But a New Yorker article discussed the merits of traditional books against the drawbacks of e-readers and electronic devices in college classrooms.
“On screen, people tended to browse and scan, to look for keywords, and to read in a less linear, more selective fashion,” said Ziming Liu, one of the researchers referenced in the New Yorker article. “On the page, they tended to concentrate more on following the text.”
Konnikova’s article details additional issues with reading on digital platforms, including a decline in reading comprehension and the distractions of online reading.
But a number of benefits of e-readers, specifically those financial, may outweigh the negative issues mentioned in the New Yorker.
Affordable Learning Georgia is “a University System of Georgia initiative to promote student success by providing affordable textbook alternatives,” according to the ALG website.
Houston Davis, USG executive vice chancellor of academic affairs, said in a video on the ALG website that high costs of textbooks may prevent students from purchasing their required readings.
ALG services, like Galileo, provide professors with alternatives to expensive textbooks. With electronic options, students have access to media with fewer financial barriers.
“I know the digital versions are cheaper, so if that helps students, then it works for me,” said Josh Dix, an international affairs doctoral student who served as a teaching assistant for a POLS 1101 course.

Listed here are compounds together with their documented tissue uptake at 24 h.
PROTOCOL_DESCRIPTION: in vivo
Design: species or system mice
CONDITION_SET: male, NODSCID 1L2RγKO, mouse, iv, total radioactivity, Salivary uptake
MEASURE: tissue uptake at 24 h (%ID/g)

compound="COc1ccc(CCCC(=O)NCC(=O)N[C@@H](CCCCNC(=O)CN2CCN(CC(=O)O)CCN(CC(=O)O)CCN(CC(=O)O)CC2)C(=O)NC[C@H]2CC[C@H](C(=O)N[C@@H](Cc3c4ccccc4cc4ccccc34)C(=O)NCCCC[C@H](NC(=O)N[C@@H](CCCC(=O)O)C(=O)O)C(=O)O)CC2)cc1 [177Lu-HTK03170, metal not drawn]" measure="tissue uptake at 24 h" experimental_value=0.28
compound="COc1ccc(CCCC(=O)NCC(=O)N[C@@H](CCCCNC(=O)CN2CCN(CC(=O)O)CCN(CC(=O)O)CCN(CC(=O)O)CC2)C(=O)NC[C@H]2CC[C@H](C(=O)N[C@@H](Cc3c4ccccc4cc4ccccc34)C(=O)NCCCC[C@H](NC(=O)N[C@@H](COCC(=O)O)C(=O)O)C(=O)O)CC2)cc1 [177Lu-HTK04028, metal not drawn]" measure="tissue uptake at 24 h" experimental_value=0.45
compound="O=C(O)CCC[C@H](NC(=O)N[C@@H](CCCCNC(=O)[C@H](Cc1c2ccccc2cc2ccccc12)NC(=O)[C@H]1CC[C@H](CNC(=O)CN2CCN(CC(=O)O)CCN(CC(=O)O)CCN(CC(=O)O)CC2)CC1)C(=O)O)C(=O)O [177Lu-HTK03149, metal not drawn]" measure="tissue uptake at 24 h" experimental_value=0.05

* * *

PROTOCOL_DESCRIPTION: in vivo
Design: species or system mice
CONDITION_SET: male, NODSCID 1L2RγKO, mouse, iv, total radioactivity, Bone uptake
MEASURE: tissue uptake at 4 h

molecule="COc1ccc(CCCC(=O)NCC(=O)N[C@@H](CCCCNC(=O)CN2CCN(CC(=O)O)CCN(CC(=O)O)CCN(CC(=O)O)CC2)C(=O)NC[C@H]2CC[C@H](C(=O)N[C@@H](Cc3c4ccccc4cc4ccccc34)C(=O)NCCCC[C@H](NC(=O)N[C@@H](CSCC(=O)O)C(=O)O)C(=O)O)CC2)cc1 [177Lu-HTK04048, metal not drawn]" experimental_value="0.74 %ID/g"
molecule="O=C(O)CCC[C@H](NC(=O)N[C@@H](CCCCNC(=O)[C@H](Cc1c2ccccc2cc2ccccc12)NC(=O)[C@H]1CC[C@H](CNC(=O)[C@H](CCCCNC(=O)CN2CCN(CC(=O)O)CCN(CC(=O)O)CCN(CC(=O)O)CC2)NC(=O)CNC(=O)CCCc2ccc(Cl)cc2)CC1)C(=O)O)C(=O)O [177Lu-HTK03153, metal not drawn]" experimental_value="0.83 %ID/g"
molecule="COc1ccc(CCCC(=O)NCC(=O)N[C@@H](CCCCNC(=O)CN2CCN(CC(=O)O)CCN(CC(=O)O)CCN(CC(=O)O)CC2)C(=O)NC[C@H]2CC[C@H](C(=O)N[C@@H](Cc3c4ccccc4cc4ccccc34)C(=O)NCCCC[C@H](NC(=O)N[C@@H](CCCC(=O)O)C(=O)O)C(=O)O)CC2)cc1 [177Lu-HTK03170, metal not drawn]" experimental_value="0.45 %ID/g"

But Dix also said he personally does not like digital versions of textbooks because he prefers physically holding a book as well as writing in margins and highlighting text with real writing utensils.
Nan McMurry, UGA Libraries director for collection development, said the library does not focus on offering digital versions of textbooks, but it does offer many e-book resources.
“The library has a collection of 332,000 e-books and electronic documents that include, but are not limited to, government publications, historical texts and contemporary mainstream books,” she said.
But the library still makes purchasing decisions that prioritize content over format, and there are limitations to the access of e-book and digital resources, McMurry said.
“Many things are technologically possible with e-books, but they don’t happen in reality because of cost and publisher restrictions,” she said. “For example, most people assume that an e-book can be accessed simultaneously by as many people as want to read it, but most of our library e-books are available to only one reader at a time, just like print.”
She also said e-books often cost the same amount as a traditional print books.
Despite the rising popularity of e-books, e-readers and other digital formats of books, McMurry said traditional print will not disappear overnight.
“It’s a much more gradual evolution, and it may never result in the complete extinction of print, so I don’t expect things to change much for the library over the next several years,” she said.
When asked if students prefer digital formats to traditional print, McMurry said that it’s about an even split.
UGA offers several resources for student access to e-books. The main library and the Science Library provide rental iPads, Kindles and laptops to students and faculty.
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